Each year thousands of scrubbed young men and women set out to bring Mormonism to the world. Beyond the faith-promoting stories told among Mormons and the parodies of Broadway musicals, the reality of what it is to be a missionary-why they leave home and family, and what they do-is a mystery to most people. Heaven Up Here is one young American's account of leaving his family in Southern California to spend two years preaching in Bolivia, the poorest country in South America. Neither an attempt to glorify the missionary experience nor tear it down, the book recounts the good and the bad, and the struggle not only to survive brutal conditions but to make sense of it all. Beginning with the discovery of a body on a bridge on a cold winter night, the book brings the reader into a world that is far different from the stereotypes and PR images. Beneath the white shirts and ties are young people trying to bless the lives of others, even if they don't understand how.we walked across the plaza to the bus stop, both of us feeling pretty miserable and tired. a well-dressed woman walked up to ... seen a lot ofbeggars, but hers was the most creative begging wea#39;d seen yet. we caught the bus home and collapsed on the bed. ... dysentery. i started on a regimen of pills, charcoal tablets , and vials of red oily stuffcalled avermifugo, a which means aworm flush.a we just called it athe red crap.a sick as we were, we still gave missionary work our Heaven Up Here 63.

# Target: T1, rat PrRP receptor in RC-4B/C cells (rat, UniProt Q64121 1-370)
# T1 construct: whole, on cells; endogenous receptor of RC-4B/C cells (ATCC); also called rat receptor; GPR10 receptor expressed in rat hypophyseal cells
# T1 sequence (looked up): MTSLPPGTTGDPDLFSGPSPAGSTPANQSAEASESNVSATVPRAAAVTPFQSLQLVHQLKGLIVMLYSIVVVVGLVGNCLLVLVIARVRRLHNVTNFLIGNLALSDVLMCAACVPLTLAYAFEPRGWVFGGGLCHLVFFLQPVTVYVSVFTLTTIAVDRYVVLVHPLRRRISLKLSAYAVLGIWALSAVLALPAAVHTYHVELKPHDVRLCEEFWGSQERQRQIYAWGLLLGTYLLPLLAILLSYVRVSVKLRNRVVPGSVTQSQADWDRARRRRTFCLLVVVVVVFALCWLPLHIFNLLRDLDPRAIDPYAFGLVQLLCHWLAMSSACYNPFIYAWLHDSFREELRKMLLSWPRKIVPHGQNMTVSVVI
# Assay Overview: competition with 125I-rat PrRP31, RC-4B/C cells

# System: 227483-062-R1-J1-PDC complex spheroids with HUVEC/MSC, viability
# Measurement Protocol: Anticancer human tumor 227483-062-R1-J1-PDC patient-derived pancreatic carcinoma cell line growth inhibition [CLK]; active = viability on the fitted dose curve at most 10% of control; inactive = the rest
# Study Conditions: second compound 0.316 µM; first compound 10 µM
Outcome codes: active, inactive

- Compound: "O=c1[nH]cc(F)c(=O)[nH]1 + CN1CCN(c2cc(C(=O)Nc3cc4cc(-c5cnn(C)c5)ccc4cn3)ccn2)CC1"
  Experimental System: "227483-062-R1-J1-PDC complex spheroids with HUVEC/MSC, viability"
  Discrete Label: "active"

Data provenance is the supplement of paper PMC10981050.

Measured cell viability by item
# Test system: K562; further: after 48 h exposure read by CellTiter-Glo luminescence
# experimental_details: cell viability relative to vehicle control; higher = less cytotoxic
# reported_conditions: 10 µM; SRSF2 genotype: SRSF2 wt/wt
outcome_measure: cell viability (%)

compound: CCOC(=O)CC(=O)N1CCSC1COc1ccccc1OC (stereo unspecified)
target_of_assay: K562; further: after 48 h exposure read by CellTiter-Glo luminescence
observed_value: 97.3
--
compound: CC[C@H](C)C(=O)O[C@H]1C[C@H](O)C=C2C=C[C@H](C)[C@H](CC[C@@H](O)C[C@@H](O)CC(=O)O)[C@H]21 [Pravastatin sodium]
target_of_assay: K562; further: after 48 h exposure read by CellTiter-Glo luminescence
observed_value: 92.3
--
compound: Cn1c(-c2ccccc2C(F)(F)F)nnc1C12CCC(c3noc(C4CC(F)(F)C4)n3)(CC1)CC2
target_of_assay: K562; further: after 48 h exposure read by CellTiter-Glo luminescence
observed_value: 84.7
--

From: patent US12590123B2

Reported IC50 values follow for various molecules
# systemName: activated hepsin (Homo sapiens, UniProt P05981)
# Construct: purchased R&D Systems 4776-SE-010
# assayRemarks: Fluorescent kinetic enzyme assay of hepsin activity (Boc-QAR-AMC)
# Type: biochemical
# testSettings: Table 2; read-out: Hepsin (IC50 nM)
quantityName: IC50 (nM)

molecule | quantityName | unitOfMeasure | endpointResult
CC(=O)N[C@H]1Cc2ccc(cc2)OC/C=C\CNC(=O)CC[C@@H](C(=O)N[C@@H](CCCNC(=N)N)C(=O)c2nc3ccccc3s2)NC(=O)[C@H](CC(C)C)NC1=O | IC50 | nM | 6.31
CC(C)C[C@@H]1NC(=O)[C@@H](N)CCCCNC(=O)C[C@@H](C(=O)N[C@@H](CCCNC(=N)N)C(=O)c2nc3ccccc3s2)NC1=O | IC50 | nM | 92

|Title||:||Heaven Up Here|
|Publisher||:||Lulu.com - 2011-11|